Monthly Archives: April 2015

Amateur Night in the App Store

When I was a young programmer, we had something called testing. We really needed that, because the cost of releasing a new version was high, sometimes involving someone manually going around to individual workstations to perform setup that could not be centralized and automated.

It seems this discipline is forgotten in today’s App Stores where you can just release another update if the last one was buggy.

Case in point: The DayOne app. I’m using this for my daily journaling, and it’s a nice app. Except when they release a version that has only been tested against the latest iOS version and they flippantly admit that if you are running something earlier than 8.2, the application will crash.

Testing is a software engineering discipline and no professional tester would have released something that had not been tested against older operating system versions. If you want your IT department to be take seriously by the business, don’t roll out untested software.

Writing Doable Tasks

On a project planning board on a wall, I recently saw this task:

Check-All-InterfacesThat is something that is easy to say in a meeting, but this is not a task. It is an amorphous blob of worry that nobody is going to do anything about, but everybody will feel bad about.

A real task is something that someone can actually do. If you really need to check all the interfaces, the first task in the “interface checking” sub-project is to write a list of all interfaces. That is a task you can assign to someone.

Engineered Systems for the Rest of Us

There are 10 types of people in the world – those who understand binary numbers and those who don’t.

The group who understands binary numbers can be sub-divided into two groups:

  • Those facing the challenges of running real-time analytics against terabyte databases while handling millions of transactions per second
  • Those who don’t

The people in the first category get lot of attention from Oracle Sales and Support, and don’t need much community support from user groups etc.

However, most of us fall in the second category. We are faced with more mundane tasks and don’t have a business case for buying expensive top-of-the-line hardware. However, we can benefit from smaller engineered systems like the Oracle Database Appliance. Because these systems are cheaper, we get less attention from Oracle and depend more on community support.

It can be hard for a small user group on its own to deliver the detailed information their members need about products like Oracle Database Appliance. But if Oracle could make demo systems available online that user groups could book time on, we could leverage the power of the user groups for the benefit of the entire Oracle community.   

Consumerization of Purchasing

Last year, a total of 720,000 Android-powered wearables were sold. Last Friday, Apple sold 957,000 Apple Watches on the back of their very strong fan base. It is OK for people with disposable income to spend $349 or even $599 for an Apple Watch that will be obsolete in 18 months. But most people should not consider paying $17,000 for a gold-plated one.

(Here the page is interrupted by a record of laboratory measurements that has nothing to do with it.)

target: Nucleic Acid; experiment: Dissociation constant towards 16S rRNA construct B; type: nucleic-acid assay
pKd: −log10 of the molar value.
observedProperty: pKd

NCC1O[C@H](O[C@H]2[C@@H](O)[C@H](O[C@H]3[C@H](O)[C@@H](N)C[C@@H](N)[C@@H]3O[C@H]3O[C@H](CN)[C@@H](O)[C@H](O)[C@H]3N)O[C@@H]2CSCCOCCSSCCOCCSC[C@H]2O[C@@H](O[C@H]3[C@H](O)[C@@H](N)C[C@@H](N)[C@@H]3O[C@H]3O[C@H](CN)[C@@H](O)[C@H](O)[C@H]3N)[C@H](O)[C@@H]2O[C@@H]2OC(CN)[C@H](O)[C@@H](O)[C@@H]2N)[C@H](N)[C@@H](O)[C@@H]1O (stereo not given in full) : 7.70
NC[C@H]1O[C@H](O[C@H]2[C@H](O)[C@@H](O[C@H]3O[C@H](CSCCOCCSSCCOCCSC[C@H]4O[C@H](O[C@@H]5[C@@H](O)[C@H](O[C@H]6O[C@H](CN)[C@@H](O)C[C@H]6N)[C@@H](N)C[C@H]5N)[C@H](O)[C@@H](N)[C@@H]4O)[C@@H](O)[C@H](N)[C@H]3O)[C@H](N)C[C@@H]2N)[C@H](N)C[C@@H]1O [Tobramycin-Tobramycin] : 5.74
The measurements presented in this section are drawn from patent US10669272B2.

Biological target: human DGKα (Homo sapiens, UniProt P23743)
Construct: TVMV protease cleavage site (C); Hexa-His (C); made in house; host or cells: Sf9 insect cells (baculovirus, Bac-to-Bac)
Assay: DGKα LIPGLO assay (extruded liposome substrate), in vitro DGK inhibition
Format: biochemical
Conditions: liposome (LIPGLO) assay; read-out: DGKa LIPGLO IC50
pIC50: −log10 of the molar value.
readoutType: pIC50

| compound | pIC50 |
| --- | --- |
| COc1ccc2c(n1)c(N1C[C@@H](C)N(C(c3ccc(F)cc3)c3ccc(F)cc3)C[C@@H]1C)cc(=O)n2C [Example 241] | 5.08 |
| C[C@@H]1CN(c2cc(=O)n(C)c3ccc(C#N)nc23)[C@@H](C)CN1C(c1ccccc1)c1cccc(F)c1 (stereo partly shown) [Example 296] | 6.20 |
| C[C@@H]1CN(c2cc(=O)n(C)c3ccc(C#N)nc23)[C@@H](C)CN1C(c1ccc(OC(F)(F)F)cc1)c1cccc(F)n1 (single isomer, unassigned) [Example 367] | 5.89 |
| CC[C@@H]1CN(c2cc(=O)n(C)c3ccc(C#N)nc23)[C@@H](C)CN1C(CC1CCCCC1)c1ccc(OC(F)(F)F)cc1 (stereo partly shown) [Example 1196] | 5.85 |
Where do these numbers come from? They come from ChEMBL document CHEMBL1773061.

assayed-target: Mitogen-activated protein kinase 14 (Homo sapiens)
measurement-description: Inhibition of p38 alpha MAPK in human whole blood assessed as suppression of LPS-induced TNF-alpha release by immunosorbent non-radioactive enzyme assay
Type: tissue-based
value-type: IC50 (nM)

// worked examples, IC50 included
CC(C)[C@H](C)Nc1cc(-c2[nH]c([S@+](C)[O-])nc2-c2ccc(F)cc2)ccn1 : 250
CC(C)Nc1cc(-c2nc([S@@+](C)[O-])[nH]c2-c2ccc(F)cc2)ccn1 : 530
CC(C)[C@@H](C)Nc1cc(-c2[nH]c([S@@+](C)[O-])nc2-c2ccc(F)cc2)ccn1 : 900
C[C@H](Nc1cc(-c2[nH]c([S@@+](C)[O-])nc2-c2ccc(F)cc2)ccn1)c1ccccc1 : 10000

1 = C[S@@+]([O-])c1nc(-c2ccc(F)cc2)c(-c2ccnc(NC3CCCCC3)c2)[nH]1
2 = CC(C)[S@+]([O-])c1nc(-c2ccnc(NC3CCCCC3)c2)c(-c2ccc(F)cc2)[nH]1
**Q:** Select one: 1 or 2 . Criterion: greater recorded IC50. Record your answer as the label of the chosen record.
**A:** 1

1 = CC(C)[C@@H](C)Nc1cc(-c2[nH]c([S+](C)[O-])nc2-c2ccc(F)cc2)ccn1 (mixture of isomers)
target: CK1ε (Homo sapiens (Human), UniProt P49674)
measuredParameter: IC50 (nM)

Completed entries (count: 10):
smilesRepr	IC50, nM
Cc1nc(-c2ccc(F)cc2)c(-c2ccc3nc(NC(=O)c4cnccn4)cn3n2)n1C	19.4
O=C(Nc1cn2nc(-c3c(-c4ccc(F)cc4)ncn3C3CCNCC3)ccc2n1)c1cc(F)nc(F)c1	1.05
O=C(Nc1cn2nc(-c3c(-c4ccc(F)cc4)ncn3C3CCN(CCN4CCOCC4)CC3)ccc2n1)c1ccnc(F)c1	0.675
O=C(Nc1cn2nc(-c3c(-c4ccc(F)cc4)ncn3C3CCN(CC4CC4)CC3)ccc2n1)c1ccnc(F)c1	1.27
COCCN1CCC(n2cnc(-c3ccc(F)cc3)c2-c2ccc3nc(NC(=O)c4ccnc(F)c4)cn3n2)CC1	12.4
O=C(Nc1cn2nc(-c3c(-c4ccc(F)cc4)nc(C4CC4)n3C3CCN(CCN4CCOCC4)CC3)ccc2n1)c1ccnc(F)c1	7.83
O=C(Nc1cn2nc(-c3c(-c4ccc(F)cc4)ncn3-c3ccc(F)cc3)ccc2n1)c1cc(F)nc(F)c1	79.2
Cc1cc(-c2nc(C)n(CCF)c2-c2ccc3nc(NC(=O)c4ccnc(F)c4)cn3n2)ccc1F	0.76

We’re seeing strong consumerization in IT where it is now consumer products that drive much of the innovation. We’re unfortunately also seeing consumerization of purchasing, too. This is where organizations buy cloud services on the basis of emotional appeal, disregarding proper vendor evaluation, ending up with expensive and obsolete technology.

Everybody can see that buying a $17,000 gold-plated Apple Watch is a questionable purchasing decision. Make sure your organization is not making equivalent IT purchases.

Memento Mori

I just attended the funeral of a friend from my university days. He was about my age, and now he’s gone.

Before you go to sleep tonight, think about what you have achieved today. And tomorrow, when you wake up, spend a few minutes thinking about what you will achieve that day.

You never know how many days you have left. Make sure each of them makes a difference.

 

 

ADF 12.2.1 New Features

Oracle has just updated their ADF Statement of Direction, announcing that ADF 12.2.1 will be out in 2015. Here is what they are promising for this release:

The Next Version of Oracle ADF

Oracle is planning to deliver the next version of Oracle ADF – 12.2.1 – as part of the next release of Oracle Fusion Middleware 12.2.1 in 2015. Some of the focus areas for this version include:

  • REST and JSON Support – including enhancement to the REST data control as well as the ability to publish business logic developed with Oracle ADF Business Components through REST interfaces.
  • Responsive UI Support – further enhancements to Oracle ADF to simplify and enhance support for responsive UI design and implementation.
  • Additional Oracle ADF Faces Components – new components, as well as enhancements to existing components, that further enrich the set of JSF components provided with Oracle ADF
  • JDK 8 support – aligning with the latest version of Java to support new language capabilities

I look forward to better support for REST & JSON – it will be a nice improvement if we can publish our business components as REST web services to consume in e.g. Mobile Application Framework.